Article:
In Our View: Cheers & Jeers

Celebrate all things Irish this weekend; U.S. should choose a time and stick to it

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Cheers: To St. Patrick’s Day. Er, better make that St. Patrick’s Weekend. With the annual March 17 celebration falling on a Friday this year, it simply presents an excuse to extend the festivities, which are numerous in Clark County. And there is good reason for that. As noted in a story by Columbian reporter Patty Hastings, we feel a strong affinity for celebrating all things Irish because nearly 12 percent of Clark County’s population claims Irish ancestry — a number exceeded only by those claiming German heritage.

Part of the local flavor was provided by Friday’s Hough St. Paddy’s Day Parade, an annual event dating to the early 1990s that celebrates Patrick “Paddy” Hough, one of Vancouver’s early leaders. But several events will take place today (http://tinyurl.com/m4lluhs), reminding us that for one weekend, everybody can claim they are Irish.

Jeers: To the changing of time. Last weekend, Americans engaged in the biannual rite of changing our clocks one hour, in this case springing ahead to accommodate daylight saving time. While many theories have been put forth to explain why we continue to do this, none of them, in our minds, are adequate.

One thought says that it is to allow for more daylight in the after-work hours for shopping or recreation. Another says it helps to save on the use of electricity, but skeptics are, um, skeptical about that claim. It is time for Congress to get involved and choose either standard time or daylight saving time and stick to it around the clock.

Cheers: To robust revenue projections. The latest numbers from the Office of Financial Management suggest that state revenue over the next two years will be a bit higher than originally forecast. Because of a strong economy generating strong tax revenue, projections from now through the middle of 2019 have been increased by about $571 million. That reflects the strong growth Washington has enjoyed during the recovery from the Great Recession.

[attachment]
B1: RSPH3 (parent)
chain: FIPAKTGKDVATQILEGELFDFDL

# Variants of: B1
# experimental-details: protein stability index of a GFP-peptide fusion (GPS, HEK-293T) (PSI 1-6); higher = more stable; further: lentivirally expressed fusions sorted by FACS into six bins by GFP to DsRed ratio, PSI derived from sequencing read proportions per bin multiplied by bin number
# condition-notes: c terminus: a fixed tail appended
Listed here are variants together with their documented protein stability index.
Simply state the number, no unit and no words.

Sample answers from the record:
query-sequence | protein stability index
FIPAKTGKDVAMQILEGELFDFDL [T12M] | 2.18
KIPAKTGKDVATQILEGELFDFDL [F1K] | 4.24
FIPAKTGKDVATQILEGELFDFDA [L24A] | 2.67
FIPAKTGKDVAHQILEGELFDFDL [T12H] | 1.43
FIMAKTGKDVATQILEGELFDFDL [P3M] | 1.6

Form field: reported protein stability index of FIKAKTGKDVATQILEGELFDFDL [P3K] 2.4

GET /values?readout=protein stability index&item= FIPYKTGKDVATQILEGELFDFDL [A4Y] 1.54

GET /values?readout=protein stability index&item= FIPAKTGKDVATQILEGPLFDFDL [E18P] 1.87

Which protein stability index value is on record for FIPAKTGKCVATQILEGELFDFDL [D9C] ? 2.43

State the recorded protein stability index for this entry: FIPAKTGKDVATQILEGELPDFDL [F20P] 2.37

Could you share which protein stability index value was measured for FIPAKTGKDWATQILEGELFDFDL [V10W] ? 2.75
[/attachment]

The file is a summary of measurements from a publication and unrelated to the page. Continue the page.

Having a little more money does not relieve the Legislature from what is still a difficult task — coming up with adequate school funding while maintaining services in other areas. But it does make lawmakers’ jobs a little bit easier as they put together a budget for the 2017-19 biennium.

Jeers: To wildfire risk. Gov. Jay Inslee this week rightly pointed out how the policies of the Trump administration could exacerbate the growing threat of wildfires in heavily forested states such as Washington. Decades of inadequate forest management at the federal level have created incendiary conditions, and it would be folly to suggest that climate change is not increasing that threat.

Folly, however, appears to describe the policies of the new administration. Trump has proposed slashing the budgets of agencies tasked with helping to prevent wildfires, and new Environmental Protection Agency administrator Scott Pruitt denies that human activity plays a role in climate change. Ignoring the threat of wildfires won’t make that threat disappear.

Cheers: To Annie Marggraf. The 39-year-old Vancouver woman recently won $51,000 on the TV game show “Jeopardy!” by being victorious on two episodes and barely falling short on a third. Such success is impressive for anybody on the highly competitive trivia show, but Marggraf’s story makes it particularly compelling.

Marggraf told Columbian reporter Scott Hewitt that she was kicked out of her high school after ninth grade and that she became involved with drugs and vandalism. But now she’s married with two kids and a college degree and is planning to attend law school. Not a lot of people are able to get into law school; even fewer can say they are a “Jeopardy!” champion.